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Teachers, your time is valuable. Learn to reduce your workload, streamline grading and lesson planning, and share resources with students and other teachers with Microsoft Office. Aaron Quigley teaches you how to use Word's templates to create lessons and worksheets more efficiently, use Track Changes to digitally grade papers, build gradebooks in Excel, give presentations from PowerPoint, collaborate over SkyDrive, and connect using Outlook and SharePoint. These lessons are explored using sample lessons, homework, and tests like you'd find at a real-world school. And at the end of each section, Aaron invites you to test what you've learned in a video challenge.
Throughout this chapter, we've discussed the ways to get the most out of Microsoft PowerPoint. However, at the end of the day, it's all about delivery of content. In this video, we're going to discuss the best ways to present your content. As well as configure a Microsoft PowerPoint's Presenter View. To explore a few of these settings, I've gone ahead and open up the Animation Presentation we used early in the chapter. Here on this basic slide, I'm going to go ahead and start a presentation by hitting Shift+F5 to start the presentation from the current slide. When presenting a PowerPoint presentation, there's always two screens that are involved. There's the computer running the presentation as well as the display screen.
Which is often a projector or a monitor at the front of the room that the students are viewing the presentation on. A lot of people will leave these mirrored meaning it's the exact same display on one monitor as the other monitor. The downside to using a mirrored display is if you're using a slide such as the one we're currently looking at. I have no idea what's coming up next. I have no idea when the animation's going to take place. And if it's been a while since I created this slide, that could be an issue. So what we'd like to do is use one of the slides and turn it into the presenter view. The presenter view can be accessed by putting your cursor at the bottom of one of the screens.
Here you'll see a pop up menu that comes up. In fact, this one's really hard to see because it's on white. But that's okay because Here's another trick. If at any time you would like to enter a completely black slide in your presentation. Let's say your pausing for a student question. You can just hit the B key with the presentation running. Automatically you'll have a black slide that takes up the entire screen. To remove that slide you'll hit the B key again. I'm going to go ahead and bring up that black slide so that I can better see icons at the bottom of the screen. Here the three dots is my settings icon. By clicking on it I can choose to switch over to presenter view.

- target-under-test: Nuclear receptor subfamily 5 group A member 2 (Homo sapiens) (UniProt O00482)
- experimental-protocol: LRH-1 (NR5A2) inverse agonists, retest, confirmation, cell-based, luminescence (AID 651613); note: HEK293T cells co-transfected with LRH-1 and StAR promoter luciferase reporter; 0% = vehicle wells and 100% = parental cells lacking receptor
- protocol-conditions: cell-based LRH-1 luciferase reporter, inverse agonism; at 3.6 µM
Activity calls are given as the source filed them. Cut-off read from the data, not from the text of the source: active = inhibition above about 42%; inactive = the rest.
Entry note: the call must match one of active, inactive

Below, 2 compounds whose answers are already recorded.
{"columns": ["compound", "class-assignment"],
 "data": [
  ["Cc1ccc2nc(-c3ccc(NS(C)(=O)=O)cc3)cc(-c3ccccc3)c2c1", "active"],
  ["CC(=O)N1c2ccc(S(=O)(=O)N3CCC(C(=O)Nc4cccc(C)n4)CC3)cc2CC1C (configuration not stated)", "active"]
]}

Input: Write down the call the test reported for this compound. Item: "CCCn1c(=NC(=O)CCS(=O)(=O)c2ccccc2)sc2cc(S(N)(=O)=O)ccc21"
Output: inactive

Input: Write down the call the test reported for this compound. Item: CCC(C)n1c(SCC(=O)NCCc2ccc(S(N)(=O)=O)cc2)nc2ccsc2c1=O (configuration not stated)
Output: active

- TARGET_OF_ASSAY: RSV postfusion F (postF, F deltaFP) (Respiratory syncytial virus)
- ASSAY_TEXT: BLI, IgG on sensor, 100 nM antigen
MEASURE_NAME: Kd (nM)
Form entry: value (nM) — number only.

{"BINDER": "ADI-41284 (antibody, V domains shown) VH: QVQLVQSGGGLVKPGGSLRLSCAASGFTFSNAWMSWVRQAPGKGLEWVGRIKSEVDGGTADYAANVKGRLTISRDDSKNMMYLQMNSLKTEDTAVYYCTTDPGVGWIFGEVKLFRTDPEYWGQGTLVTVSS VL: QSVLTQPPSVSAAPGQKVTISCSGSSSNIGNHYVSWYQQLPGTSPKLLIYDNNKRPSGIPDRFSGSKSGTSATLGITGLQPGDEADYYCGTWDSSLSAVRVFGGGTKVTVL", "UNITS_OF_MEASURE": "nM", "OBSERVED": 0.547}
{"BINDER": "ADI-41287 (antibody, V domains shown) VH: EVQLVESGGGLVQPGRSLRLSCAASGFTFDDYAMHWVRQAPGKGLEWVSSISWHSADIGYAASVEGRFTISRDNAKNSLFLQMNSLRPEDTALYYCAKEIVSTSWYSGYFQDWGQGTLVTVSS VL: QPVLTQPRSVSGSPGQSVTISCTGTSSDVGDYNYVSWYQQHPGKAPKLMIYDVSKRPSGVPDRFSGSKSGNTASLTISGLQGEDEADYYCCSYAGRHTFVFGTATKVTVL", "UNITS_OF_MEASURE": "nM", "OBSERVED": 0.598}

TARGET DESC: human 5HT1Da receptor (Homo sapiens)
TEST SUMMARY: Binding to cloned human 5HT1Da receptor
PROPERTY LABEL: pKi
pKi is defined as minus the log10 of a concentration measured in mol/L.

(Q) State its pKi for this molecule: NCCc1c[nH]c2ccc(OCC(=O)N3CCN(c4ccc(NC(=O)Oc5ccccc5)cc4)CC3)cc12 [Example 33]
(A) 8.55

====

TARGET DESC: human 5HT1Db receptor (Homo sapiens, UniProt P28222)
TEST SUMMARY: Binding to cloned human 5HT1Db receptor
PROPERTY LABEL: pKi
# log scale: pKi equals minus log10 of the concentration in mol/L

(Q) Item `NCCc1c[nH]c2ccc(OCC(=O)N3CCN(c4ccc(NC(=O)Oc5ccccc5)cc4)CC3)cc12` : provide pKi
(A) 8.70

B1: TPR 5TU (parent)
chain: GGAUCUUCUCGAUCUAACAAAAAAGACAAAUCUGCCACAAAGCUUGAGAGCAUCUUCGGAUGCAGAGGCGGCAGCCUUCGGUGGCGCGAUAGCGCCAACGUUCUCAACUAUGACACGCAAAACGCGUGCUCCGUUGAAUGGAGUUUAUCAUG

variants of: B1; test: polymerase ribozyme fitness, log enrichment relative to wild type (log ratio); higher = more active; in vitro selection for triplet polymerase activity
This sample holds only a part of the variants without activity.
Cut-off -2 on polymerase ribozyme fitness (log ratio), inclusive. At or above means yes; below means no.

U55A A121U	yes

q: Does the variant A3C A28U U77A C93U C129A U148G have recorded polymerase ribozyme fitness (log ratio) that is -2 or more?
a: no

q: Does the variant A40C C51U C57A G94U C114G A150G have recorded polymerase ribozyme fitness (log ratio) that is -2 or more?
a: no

Typically I would like presenter view on my laptop, or computer that's running the presentation. And in students seeing the actual presentation on the projector. Here if I were to leave that black slide I have several things that are happening. First off I have the current presentation in the main part of the screen. The next animation or the next slide can be previewed to the right. Directly below that any notes that I've added to slides would be displayed. I also have the current time. As well as a lapsed time from a presentation. I can pause this lapse time I can also restart this lapse time.
So, let's say that I'm trying to be very consistent of only having 10 minutes of introduction and new material before I go into group work. I could actually restart my presentation at the introduction of new material. And then make sure I'm completed by the time I reach the ten minute marker. I can also use the screen to navigate between animations and slides and I can also choose to zoom in on certain sections on my slide. Here, selecting the magnifying glass and then clicking. I can zoom in and pan around to help students see better sections of the slide presentation.
I can get back out of the zoom simply by hitting the Esc key and I can get back out of Presenter mode simply by hitting the Esc key again. One last thing I'd like to mention. If you're using Microsoft PowerPoint with a smart board. Sometimes you want to have a completely white screen that will allow you to use one of the pens to write on the board with. Here, if we're in Presenter view and I'll just hit Shift+F5 to enter presenter view. With presenter view running, I can use the W key to create a completely widescreen. This is a great way for me to go in, use my Smartboard tools to write on this slide, and then I can go ahead hit the W key to return to the presentation.
I hope these presenter tips and tricks really help you get the most out of presenting your content to your students.
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